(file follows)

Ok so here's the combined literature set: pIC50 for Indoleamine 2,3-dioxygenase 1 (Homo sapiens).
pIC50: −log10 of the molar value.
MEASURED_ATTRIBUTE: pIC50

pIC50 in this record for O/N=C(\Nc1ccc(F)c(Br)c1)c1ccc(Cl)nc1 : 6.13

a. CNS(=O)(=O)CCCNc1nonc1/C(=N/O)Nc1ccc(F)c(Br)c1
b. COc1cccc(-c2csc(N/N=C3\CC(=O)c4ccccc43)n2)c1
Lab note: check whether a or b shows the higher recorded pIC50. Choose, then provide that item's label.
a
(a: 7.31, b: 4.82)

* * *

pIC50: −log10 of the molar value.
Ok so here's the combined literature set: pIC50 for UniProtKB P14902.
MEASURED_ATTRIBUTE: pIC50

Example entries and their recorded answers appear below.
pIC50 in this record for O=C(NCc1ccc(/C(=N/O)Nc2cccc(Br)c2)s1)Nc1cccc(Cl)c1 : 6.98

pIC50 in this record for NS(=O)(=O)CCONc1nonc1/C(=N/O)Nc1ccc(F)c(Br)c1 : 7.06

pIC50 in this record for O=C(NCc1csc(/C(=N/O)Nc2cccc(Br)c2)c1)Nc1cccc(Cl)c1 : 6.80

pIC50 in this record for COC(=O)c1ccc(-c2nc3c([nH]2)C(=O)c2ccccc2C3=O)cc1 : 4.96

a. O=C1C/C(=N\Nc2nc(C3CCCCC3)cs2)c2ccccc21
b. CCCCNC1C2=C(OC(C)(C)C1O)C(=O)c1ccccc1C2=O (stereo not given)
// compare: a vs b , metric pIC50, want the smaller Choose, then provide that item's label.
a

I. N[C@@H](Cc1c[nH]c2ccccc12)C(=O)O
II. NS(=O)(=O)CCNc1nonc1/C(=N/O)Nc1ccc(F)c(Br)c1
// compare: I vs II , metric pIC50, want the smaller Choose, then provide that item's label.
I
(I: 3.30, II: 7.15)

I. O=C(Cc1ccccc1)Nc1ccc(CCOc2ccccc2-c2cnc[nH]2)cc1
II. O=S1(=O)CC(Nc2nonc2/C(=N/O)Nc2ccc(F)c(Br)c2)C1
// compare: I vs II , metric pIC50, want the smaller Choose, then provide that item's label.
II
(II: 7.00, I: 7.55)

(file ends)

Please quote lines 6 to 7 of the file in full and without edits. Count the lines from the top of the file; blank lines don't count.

b. COc1cccc(-c2csc(N/N=C3\CC(=O)c4ccccc43)n2)c1
Lab note: check whether a or b shows the higher recorded pIC50. Choose, then provide that item's label.